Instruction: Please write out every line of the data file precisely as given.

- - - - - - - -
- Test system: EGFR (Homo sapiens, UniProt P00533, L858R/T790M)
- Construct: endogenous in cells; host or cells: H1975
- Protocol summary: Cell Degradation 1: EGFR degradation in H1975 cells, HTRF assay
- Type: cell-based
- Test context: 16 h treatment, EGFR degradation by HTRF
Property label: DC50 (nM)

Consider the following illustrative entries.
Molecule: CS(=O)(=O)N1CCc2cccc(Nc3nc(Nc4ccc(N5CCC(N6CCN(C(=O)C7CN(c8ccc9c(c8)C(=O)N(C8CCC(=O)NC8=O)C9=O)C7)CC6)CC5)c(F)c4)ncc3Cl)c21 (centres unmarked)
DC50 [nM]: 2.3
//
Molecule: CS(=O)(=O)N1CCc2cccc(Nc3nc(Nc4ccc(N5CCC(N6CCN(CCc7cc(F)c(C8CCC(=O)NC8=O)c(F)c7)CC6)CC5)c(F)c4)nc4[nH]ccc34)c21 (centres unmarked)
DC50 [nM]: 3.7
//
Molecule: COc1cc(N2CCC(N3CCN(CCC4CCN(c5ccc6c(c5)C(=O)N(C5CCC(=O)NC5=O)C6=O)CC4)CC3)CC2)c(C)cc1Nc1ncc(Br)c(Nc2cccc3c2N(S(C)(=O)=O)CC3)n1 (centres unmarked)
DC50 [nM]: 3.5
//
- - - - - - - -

- Test system: EGFR (Homo sapiens, UniProt P00533, L858R/T790M)
- Construct: endogenous in cells; host or cells: H1975
- Protocol summary: Cell Degradation 1: EGFR degradation in H1975 cells, HTRF assay
- Type: cell-based
- Test context: 16 h treatment, EGFR degradation by HTRF
Property label: DC50 (nM)

Consider the following illustrative entries.
Molecule: CS(=O)(=O)N1CCc2cccc(Nc3nc(Nc4ccc(N5CCC(N6CCN(C(=O)C7CN(c8ccc9c(c8)C(=O)N(C8CCC(=O)NC8=O)C9=O)C7)CC6)CC5)c(F)c4)ncc3Cl)c21 (centres unmarked)
DC50 [nM]: 2.3
//
Molecule: CS(=O)(=O)N1CCc2cccc(Nc3nc(Nc4ccc(N5CCC(N6CCN(CCc7cc(F)c(C8CCC(=O)NC8=O)c(F)c7)CC6)CC5)c(F)c4)nc4[nH]ccc34)c21 (centres unmarked)
DC50 [nM]: 3.7
//
Molecule: COc1cc(N2CCC(N3CCN(CCC4CCN(c5ccc6c(c5)C(=O)N(C5CCC(=O)NC5=O)C6=O)CC4)CC3)CC2)c(C)cc1Nc1ncc(Br)c(Nc2cccc3c2N(S(C)(=O)=O)CC3)n1 (centres unmarked)
DC50 [nM]: 3.5
//